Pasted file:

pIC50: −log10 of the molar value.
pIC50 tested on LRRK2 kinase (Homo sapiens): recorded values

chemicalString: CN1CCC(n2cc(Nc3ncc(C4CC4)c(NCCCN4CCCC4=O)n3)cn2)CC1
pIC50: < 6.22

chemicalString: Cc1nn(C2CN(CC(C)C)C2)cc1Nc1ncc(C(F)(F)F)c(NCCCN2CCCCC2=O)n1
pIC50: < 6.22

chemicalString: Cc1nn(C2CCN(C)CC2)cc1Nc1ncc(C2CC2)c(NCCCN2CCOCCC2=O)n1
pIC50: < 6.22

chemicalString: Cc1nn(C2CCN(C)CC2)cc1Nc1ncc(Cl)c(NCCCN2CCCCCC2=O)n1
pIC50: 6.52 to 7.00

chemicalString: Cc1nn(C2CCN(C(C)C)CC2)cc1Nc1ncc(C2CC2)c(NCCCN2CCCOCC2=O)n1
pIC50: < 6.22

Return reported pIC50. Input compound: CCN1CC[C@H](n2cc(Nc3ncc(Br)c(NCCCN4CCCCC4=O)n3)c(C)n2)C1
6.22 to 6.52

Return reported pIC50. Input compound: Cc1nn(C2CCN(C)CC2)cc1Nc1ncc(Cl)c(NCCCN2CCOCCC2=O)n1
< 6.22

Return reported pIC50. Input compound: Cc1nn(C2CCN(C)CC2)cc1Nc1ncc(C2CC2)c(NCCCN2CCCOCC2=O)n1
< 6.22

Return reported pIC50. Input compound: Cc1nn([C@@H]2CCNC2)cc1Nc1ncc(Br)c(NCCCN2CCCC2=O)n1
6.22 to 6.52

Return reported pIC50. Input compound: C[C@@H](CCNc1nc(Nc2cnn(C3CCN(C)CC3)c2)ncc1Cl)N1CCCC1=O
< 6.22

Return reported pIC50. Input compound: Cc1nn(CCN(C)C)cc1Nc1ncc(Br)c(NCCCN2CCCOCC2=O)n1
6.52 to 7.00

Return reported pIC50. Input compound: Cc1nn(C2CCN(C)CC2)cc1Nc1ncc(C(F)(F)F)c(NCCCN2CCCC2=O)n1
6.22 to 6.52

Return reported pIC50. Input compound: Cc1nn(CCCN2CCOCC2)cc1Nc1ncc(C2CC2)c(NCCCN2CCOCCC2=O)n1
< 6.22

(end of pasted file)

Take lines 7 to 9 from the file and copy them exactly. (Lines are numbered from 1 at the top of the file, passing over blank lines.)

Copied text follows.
chemicalString: Cc1nn(C2CCN(C)CC2)cc1Nc1ncc(C2CC2)c(NCCCN2CCOCCC2=O)n1
pIC50: < 6.22

chemicalString: Cc1nn(C2CCN(C)CC2)cc1Nc1ncc(Cl)c(NCCCN2CCCCCC2=O)n1